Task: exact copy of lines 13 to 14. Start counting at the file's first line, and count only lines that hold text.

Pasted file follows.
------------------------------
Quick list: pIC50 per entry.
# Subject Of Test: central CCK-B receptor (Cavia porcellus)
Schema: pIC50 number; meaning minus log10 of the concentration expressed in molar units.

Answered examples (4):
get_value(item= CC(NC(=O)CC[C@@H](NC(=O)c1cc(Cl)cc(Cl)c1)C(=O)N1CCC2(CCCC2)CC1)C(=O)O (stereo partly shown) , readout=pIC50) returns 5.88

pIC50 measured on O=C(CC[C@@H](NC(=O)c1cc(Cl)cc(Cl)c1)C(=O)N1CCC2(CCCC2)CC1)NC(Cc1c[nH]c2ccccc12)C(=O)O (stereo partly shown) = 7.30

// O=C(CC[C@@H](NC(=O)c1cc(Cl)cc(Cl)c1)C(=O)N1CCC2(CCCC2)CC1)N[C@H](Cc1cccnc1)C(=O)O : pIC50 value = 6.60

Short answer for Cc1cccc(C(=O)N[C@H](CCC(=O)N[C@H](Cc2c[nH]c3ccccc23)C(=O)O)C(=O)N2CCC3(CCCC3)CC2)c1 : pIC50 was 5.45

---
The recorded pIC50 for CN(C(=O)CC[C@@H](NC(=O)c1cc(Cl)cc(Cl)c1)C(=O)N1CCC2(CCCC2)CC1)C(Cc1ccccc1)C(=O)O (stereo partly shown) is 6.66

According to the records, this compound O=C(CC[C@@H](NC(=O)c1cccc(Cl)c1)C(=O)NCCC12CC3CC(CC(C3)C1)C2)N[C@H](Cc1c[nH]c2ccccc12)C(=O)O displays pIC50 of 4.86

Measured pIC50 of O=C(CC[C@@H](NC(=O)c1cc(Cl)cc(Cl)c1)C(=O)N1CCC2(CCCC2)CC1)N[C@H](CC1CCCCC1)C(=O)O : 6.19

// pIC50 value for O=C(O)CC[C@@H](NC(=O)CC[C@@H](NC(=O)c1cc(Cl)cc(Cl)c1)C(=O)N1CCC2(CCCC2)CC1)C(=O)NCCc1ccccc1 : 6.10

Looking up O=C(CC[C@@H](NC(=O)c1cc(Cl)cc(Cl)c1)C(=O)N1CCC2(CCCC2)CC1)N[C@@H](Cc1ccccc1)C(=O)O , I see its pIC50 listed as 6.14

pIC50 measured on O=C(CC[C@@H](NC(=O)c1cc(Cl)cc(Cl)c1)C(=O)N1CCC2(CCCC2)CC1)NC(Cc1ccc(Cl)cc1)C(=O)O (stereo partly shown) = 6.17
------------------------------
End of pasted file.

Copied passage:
// pIC50 value for O=C(O)CC[C@@H](NC(=O)CC[C@@H](NC(=O)c1cc(Cl)cc(Cl)c1)C(=O)N1CCC2(CCCC2)CC1)C(=O)NCCc1ccccc1 : 6.10

Looking up O=C(CC[C@@H](NC(=O)c1cc(Cl)cc(Cl)c1)C(=O)N1CCC2(CCCC2)CC1)N[C@@H](Cc1ccccc1)C(=O)O , I see its pIC50 listed as 6.14